How bad is that? says Dig as he reads aloud the School Online E-safety Policy.
The form, Tiger dutifully filled in. It's her application form for a set of conventional A-Levels. She has a minor malfunction at 'Date of Birth' when the form uses an American date format, so month and day are all arse-about-face.
Why the school's application form uses the American system - when we're located closer to Newport Pagnell than New York - I have no idea.
Tiger sends out another error message when she's instructed to enter all her contact details, including her phone number. So Dig goes to find the School Online E-safety Policy which reads,
'Tell children not to give out their personal details. If they want to subscribe to any services online, make up a family email address to receive the mail.'
Well, that is what we do with the email address. But we leave out the mobile phone number. When the form won't accept a blank space, we add 0!7928726252. We apologise if that's yours.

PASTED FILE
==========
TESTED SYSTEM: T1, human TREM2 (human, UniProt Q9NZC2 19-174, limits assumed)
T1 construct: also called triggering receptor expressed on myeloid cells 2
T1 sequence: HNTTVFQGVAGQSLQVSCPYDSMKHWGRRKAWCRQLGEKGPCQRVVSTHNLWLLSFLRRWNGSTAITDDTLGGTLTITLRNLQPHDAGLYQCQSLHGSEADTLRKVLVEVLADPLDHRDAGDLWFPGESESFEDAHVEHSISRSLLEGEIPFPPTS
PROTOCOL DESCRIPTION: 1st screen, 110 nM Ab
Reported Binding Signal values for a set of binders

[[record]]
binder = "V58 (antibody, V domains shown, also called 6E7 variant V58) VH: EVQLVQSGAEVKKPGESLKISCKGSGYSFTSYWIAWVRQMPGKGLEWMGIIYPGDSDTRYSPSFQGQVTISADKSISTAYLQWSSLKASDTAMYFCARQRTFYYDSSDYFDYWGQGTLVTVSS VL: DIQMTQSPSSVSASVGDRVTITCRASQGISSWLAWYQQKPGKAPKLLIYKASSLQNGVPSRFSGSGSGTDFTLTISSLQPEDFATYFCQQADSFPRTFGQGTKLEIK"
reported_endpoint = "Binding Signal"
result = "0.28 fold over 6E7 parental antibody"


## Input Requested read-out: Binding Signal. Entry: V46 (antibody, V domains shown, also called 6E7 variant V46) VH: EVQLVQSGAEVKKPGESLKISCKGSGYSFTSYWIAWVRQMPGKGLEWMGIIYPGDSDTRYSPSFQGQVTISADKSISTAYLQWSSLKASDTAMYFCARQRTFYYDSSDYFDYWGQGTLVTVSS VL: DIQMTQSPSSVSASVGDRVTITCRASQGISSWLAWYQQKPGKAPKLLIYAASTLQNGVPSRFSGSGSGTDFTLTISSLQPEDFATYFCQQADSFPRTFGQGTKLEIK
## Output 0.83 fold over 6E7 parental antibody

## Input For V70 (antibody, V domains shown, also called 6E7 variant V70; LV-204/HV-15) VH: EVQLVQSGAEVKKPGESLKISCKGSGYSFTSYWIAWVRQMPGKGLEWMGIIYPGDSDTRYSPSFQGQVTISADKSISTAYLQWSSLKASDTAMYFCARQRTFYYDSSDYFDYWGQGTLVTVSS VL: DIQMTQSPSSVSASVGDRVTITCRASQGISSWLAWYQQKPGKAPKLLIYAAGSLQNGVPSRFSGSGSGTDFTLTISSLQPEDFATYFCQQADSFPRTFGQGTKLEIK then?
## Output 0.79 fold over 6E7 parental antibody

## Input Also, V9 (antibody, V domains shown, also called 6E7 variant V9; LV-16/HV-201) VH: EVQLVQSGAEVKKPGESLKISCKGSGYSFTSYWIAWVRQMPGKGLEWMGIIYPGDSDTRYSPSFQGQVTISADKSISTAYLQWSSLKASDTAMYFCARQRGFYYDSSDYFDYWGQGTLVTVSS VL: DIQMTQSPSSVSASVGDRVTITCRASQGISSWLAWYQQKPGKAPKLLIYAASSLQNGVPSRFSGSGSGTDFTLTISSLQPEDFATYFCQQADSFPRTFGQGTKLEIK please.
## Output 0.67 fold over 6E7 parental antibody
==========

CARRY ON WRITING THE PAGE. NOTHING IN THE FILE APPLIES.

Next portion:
But we have no idea where these records go. Do you? If the school promises to delete your data, do they trust that to a third party? Is my daughter's mobile phone number sucked up and spat out in the USA, outside European restrictions, and sold on, and on, by companies who have no accountability to me, to you, and to any child?
But hey, maybe in 20 years time, a child's life will be run with a phone number. Then we parents will buy that teaching app, so conventional school won't even be necessary. Every child will be tracked, monitored, sold testing packages and accredited via their iphone.
But I was ever the pessimist.
Google Under Fire for Data-Mining Student Email Messages
As part of a potentially explosive lawsuit making its way through federal court, the giant online-services provider Google has acknowledged scanning the contents of millions of email messages sent and received by student users of the company’s Apps for Education tool suite for schools.